AskDefine | Define wither

The Collaborative Dictionary

Wither \With"er\, v. t.
To cause to fade, and become dry. [1913 Webster] The sun is no sooner risen with a burning heat, but it withereth the grass, and the flower thereof falleth. --James i.
[1913 Webster]
To cause to shrink, wrinkle, or decay, for want of animal moisture. "Age can not wither her." --Shak. [1913 Webster] Shot forth pernicious fire Among the accursed, that withered all their strength. --Milton. [1913 Webster]
To cause to languish, perish, or pass away; to blight; as, a reputation withered by calumny. [1913 Webster] The passions and the cares that wither life. --Bryant. [1913 Webster]
Wither \With"er\, v. i. [imp. & p. p. Withered; p. pr. & vb. n. Withering.] [OE. wideren; probably the same word as wederen to weather (see Weather, v. & n.); or cf. G. verwittern to decay, to be weather-beaten, Lith. vysti to wither.] [1913 Webster]
To fade; to lose freshness; to become sapless; to become sapless; to dry or shrivel up. [1913 Webster] Shall he hot pull up the roots thereof, and cut off the fruit thereof, that it wither? --Ezek. xvii.
[1913 Webster]
To lose or want animal moisture; to waste; to pin? away, as animal bodies. [1913 Webster] This is man, old, wrinkled, faded, withered. --Shak. [1913 Webster] There was a man which had his hand withered. --Matt. xii.
[1913 Webster] Now warm in love, now with'ring in the grave. --Dryden. [1913 Webster]
To lose vigor or power; to languish; to pass away. "Names that must not wither." --Byron. [1913 Webster] States thrive or wither as moons wax and wane. --Cowper. [1913 Webster]

Word Net

wither

Verb

1 wither, especially with a loss of moisture; "The fruit dried and shriveled" [syn: shrivel, shrivel up, shrink]
2 lose freshness, vigor, or vitality; "Her bloom was fading" [syn: fade]

Moby Thesaurus

Sanforize, age, air-dry, anhydrate, attenuate, bake, blot, brush, burn, cave in, cheat the undertaker, collapse, constrict, consume, contract, cure, decline, deflate, dehumidify, dehydrate, desiccate, diminish, dodder, drain, droop, dry, dry up, dwindle, emacerate, emaciate, evaporate, exsiccate, fade, fade away, fail, fire, flag, fold, get along, get on, grow old, insolate, kiln, languish, lose strength, macerate, mummify, mummy, parch, peak, pine, preshrink, rub, run down, scorch, sear, shake, shrink, shrivel, sink, smoke, soak up, sponge, sun, sun-dry, swab, thin, torrefy, totter, towel, turn gray, turn white, wane, waste, waste away, weaken, weazen, welter, wilt, wipe, wither away, wizen, wrinkle

English

Pronunciation

Verb

  1. To shrivel, droop or dry up, especially from lack of water
  2. To become helpless due to emotion
  3. To cause to shrivel or dry up
  4. To make helpless due to emotion

Usage notes

Translations

(intransitive) shrivel, droop, dry up
  • German: welken, verwelken
  • Greek: μαραίνομαι
  • Korean: 시들다 (sideurda, sideul-)
  • Romanian: veşteji
(intransitive) to become helpless due to emotion
  • Romanian: veşteji
(transitive) to cause to shrivel or dry up
  • Greek: μαραίνω
  • Romanian: veşteji
(transitive) to make helpless due to emotion
  • Romanian: veşteji

Anagrams

Wither redirects here. For the comic character, see Wither (comics).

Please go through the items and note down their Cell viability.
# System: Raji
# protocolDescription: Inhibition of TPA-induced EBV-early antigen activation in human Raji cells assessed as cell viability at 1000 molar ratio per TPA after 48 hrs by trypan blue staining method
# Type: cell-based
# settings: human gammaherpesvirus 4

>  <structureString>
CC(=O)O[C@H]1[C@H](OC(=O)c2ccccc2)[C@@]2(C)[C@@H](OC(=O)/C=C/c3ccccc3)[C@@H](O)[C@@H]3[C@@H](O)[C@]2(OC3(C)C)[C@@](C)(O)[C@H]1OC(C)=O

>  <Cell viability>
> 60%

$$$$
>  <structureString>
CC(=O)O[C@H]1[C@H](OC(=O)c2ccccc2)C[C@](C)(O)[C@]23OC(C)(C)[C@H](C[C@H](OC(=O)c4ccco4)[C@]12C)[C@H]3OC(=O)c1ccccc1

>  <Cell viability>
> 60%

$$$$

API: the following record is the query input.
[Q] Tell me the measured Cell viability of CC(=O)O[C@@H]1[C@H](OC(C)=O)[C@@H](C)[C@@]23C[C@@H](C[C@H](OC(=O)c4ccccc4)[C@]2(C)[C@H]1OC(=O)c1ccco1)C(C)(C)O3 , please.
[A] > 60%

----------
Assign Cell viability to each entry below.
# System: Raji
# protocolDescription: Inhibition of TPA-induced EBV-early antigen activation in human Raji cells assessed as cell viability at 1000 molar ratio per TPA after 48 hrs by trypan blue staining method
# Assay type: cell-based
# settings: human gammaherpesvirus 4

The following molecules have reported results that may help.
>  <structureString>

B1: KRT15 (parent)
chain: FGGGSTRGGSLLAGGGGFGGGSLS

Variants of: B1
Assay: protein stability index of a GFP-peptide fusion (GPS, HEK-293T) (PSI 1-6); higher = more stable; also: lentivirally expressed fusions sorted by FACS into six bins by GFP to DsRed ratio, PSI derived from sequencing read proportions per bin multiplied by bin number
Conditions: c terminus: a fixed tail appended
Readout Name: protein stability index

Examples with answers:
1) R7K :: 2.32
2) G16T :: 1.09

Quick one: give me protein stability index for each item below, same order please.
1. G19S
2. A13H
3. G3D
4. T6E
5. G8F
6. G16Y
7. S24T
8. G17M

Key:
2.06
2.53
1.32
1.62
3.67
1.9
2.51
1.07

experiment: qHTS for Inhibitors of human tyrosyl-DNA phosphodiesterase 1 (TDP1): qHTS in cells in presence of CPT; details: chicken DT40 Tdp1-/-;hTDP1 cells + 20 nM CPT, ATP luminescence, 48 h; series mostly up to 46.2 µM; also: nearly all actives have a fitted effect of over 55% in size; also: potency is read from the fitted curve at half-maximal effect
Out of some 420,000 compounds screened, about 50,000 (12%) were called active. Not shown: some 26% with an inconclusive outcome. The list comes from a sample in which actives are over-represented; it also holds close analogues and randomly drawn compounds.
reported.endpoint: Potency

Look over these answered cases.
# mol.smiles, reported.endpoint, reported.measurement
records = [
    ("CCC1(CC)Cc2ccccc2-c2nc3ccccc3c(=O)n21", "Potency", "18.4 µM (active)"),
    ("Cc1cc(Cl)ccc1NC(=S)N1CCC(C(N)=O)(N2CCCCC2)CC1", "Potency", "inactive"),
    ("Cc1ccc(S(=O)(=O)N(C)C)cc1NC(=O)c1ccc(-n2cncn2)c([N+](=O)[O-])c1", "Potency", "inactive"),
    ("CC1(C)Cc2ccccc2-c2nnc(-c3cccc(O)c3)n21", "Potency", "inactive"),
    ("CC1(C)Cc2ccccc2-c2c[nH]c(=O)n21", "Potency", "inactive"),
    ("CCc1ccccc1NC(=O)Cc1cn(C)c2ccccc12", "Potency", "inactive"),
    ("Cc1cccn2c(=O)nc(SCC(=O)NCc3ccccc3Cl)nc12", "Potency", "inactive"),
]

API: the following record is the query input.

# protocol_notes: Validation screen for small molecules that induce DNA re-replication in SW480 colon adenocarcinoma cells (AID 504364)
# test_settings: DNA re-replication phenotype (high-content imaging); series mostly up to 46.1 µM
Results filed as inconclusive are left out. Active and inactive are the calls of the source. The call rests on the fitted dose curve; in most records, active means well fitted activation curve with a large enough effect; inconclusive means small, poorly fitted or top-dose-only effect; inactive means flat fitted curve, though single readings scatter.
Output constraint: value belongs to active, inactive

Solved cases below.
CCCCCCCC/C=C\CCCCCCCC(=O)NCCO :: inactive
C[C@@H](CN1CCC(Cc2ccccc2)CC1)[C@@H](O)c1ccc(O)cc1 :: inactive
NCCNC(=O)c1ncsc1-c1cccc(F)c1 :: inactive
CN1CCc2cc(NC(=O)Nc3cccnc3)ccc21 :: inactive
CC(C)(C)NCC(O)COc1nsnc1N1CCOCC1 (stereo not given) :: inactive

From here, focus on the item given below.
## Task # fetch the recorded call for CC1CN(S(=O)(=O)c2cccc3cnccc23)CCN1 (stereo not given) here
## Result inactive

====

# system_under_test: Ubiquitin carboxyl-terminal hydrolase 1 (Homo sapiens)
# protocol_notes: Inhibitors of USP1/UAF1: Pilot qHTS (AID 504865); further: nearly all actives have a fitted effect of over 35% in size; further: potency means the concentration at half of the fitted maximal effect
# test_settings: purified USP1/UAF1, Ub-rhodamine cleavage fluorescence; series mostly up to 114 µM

For the family name, see Withers (surname).
The withers is the highest point on the back of a non-upright animal, on the ridge between its shoulder blades.

Horses

The withers in horses are formed by the dorsal spinal processes of roughly the 3rd through 11th thoracic vertebrae (most horses have 18 thoracic vertebrae), which are unusually long in this area. The processes of the withers can be more than 12" (30cm) in height on the average horse. Since they do not move relative to the ground (as does the horse's head), the height of a horse is measured from the ground to the withers. Horse sizes are extremely variable, from small pony breeds to large draft breeds. The height of the withers on an average Thoroughbred is 16 hands (5' 4").

Conformational issues

The withers of the horse are considered in evaluating conformation. Generally, a horse should have well-defined withers, as they are considered an important attachment point for the muscles of the torso. Withers of medium height are preferred, as high withers make it difficult to fit a saddle and are often associated with a narrow chest, and low withers (known as "mutton withers") do not provide a ridge to help keep the saddle in place.
More importantly, the dorsal spinal processes provide an attachment for the muscles that support the shoulder and neck. Horses do not have a clavicle, so the shoulder can freely rotate backwards. If the vertebrae of the withers are long (front to back), the shoulder is more free to move backwards. This allows for an increase of stride length (and so it can increase the horse's speed). It is also important in jumping, as the shoulder must rotate back for the horse to make his forearm more parallel to the ground, which will then raise the animal's knees upward and get the lower legs out of the way. Therefore, the withers have a direct impact on one of the most important points of conformation: the shoulder.

Dogs

In dogs, the height of the withers is often used to determine the dog's jump height in various dog sports. It is also often a determining factor in whether the dog conforms to the show-quality standards for its breed.

Medical problems

Inflammation of the bursa in this region is called fistulous withers by veterinary surgeons.
wither in German: Widerrist
wither in Esperanto: Postkolo
wither in Persian: جدوگاه
wither in French: Garrot (quadrupède)
wither in Italian: Garrese
wither in Dutch: Schofthoogte
wither in Low German: Schuft
wither in Polish: Kłąb (weterynaria)
wither in Finnish: Säkäkorkeus
wither in Swedish: Mankhöjd
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